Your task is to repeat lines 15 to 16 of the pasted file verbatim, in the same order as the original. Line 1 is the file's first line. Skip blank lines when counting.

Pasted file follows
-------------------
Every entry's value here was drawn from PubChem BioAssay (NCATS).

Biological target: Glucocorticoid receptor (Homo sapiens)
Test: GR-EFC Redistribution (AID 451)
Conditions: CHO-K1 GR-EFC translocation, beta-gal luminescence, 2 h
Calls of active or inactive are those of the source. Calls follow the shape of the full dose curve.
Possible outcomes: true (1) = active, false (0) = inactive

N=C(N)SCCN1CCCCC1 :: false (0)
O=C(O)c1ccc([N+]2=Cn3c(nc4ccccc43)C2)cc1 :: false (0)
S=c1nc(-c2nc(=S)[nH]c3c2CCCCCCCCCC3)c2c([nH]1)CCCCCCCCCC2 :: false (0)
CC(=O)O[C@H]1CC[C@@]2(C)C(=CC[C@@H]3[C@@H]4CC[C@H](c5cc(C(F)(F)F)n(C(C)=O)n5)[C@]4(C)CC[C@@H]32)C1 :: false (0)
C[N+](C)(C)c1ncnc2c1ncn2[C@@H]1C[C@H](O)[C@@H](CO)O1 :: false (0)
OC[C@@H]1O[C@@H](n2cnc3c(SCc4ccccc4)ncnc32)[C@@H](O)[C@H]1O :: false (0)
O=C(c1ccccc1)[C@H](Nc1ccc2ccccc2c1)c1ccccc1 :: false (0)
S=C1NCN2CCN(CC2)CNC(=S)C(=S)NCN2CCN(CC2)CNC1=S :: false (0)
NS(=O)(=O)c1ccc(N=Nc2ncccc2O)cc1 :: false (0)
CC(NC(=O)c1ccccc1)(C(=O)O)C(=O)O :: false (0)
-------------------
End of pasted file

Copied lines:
NS(=O)(=O)c1ccc(N=Nc2ncccc2O)cc1 :: false (0)
CC(NC(=O)c1ccccc1)(C(=O)O)C(=O)O :: false (0)